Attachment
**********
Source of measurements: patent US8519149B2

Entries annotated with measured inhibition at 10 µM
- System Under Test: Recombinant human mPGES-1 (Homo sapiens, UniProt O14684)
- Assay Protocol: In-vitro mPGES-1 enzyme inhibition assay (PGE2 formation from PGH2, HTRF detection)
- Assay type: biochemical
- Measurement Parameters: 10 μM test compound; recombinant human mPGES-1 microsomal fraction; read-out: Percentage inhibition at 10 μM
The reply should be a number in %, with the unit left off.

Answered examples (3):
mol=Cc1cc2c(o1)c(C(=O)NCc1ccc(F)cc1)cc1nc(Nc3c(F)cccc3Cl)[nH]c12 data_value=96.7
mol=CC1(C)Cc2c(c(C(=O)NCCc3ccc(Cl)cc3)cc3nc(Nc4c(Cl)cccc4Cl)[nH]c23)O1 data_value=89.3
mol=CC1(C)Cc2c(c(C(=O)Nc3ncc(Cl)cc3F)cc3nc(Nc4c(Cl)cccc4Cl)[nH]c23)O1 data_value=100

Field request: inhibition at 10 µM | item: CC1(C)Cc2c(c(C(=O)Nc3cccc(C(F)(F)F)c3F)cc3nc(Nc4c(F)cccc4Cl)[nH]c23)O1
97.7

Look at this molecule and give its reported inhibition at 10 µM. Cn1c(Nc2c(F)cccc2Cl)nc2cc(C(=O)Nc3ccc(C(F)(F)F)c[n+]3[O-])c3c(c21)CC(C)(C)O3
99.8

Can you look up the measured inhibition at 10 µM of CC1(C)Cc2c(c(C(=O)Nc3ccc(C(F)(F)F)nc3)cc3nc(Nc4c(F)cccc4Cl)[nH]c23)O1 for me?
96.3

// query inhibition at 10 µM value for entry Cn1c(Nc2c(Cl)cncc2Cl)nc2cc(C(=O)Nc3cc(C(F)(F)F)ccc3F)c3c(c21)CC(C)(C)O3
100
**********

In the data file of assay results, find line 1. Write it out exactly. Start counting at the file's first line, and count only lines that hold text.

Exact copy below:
Source of measurements: patent US8519149B2